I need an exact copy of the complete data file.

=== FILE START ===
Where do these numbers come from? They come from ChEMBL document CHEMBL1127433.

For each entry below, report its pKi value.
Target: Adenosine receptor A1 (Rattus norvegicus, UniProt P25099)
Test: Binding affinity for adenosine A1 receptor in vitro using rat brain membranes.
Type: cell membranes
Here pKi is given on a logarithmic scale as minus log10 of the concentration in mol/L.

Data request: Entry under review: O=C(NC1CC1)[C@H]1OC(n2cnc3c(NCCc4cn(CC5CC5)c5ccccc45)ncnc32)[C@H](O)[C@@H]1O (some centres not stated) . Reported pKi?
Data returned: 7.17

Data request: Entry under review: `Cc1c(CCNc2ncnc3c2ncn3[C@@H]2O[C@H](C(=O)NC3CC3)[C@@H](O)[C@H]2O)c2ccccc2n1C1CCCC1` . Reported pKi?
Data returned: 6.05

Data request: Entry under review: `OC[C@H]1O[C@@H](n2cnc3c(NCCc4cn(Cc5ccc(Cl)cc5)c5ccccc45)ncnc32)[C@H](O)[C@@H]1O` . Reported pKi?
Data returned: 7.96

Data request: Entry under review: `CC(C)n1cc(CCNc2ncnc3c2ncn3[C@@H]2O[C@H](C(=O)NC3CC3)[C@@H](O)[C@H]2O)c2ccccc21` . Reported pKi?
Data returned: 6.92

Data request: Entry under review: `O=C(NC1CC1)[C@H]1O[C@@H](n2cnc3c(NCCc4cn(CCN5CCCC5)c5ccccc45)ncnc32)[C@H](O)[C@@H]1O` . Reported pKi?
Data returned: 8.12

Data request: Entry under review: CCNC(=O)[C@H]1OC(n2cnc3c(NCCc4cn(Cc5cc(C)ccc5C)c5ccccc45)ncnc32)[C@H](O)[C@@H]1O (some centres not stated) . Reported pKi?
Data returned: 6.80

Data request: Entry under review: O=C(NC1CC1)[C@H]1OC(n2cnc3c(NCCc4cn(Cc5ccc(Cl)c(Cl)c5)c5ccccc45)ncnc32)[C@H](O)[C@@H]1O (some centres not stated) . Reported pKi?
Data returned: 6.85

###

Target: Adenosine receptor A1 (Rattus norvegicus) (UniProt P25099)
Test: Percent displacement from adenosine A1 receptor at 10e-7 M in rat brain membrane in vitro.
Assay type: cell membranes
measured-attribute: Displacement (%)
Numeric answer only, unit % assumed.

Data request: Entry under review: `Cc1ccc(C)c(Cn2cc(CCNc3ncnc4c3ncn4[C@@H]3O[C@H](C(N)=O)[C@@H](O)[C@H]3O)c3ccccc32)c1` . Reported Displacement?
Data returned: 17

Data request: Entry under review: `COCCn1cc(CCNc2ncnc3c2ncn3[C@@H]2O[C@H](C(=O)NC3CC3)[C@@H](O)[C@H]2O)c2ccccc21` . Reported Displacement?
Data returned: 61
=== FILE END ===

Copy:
Where do these numbers come from? They come from ChEMBL document CHEMBL1127433.

For each entry below, report its pKi value.
Target: Adenosine receptor A1 (Rattus norvegicus, UniProt P25099)
Test: Binding affinity for adenosine A1 receptor in vitro using rat brain membranes.
Type: cell membranes
Here pKi is given on a logarithmic scale as minus log10 of the concentration in mol/L.

Data request: Entry under review: O=C(NC1CC1)[C@H]1OC(n2cnc3c(NCCc4cn(CC5CC5)c5ccccc45)ncnc32)[C@H](O)[C@@H]1O (some centres not stated) . Reported pKi?
Data returned: 7.17

Data request: Entry under review: `Cc1c(CCNc2ncnc3c2ncn3[C@@H]2O[C@H](C(=O)NC3CC3)[C@@H](O)[C@H]2O)c2ccccc2n1C1CCCC1` . Reported pKi?
Data returned: 6.05

Data request: Entry under review: `OC[C@H]1O[C@@H](n2cnc3c(NCCc4cn(Cc5ccc(Cl)cc5)c5ccccc45)ncnc32)[C@H](O)[C@@H]1O` . Reported pKi?
Data returned: 7.96

Data request: Entry under review: `CC(C)n1cc(CCNc2ncnc3c2ncn3[C@@H]2O[C@H](C(=O)NC3CC3)[C@@H](O)[C@H]2O)c2ccccc21` . Reported pKi?
Data returned: 6.92

Data request: Entry under review: `O=C(NC1CC1)[C@H]1O[C@@H](n2cnc3c(NCCc4cn(CCN5CCCC5)c5ccccc45)ncnc32)[C@H](O)[C@@H]1O` . Reported pKi?
Data returned: 8.12

Data request: Entry under review: CCNC(=O)[C@H]1OC(n2cnc3c(NCCc4cn(Cc5cc(C)ccc5C)c5ccccc45)ncnc32)[C@H](O)[C@@H]1O (some centres not stated) . Reported pKi?
Data returned: 6.80

Data request: Entry under review: O=C(NC1CC1)[C@H]1OC(n2cnc3c(NCCc4cn(Cc5ccc(Cl)c(Cl)c5)c5ccccc45)ncnc32)[C@H](O)[C@@H]1O (some centres not stated) . Reported pKi?
Data returned: 6.85

###

Target: Adenosine receptor A1 (Rattus norvegicus) (UniProt P25099)
Test: Percent displacement from adenosine A1 receptor at 10e-7 M in rat brain membrane in vitro.
Assay type: cell membranes
measured-attribute: Displacement (%)
Numeric answer only, unit % assumed.

Data request: Entry under review: `Cc1ccc(C)c(Cn2cc(CCNc3ncnc4c3ncn4[C@@H]3O[C@H](C(N)=O)[C@@H](O)[C@H]3O)c3ccccc32)c1` . Reported Displacement?
Data returned: 17

Data request: Entry under review: `COCCn1cc(CCNc2ncnc3c2ncn3[C@@H]2O[C@H](C(=O)NC3CC3)[C@@H](O)[C@H]2O)c2ccccc21` . Reported Displacement?
Data returned: 61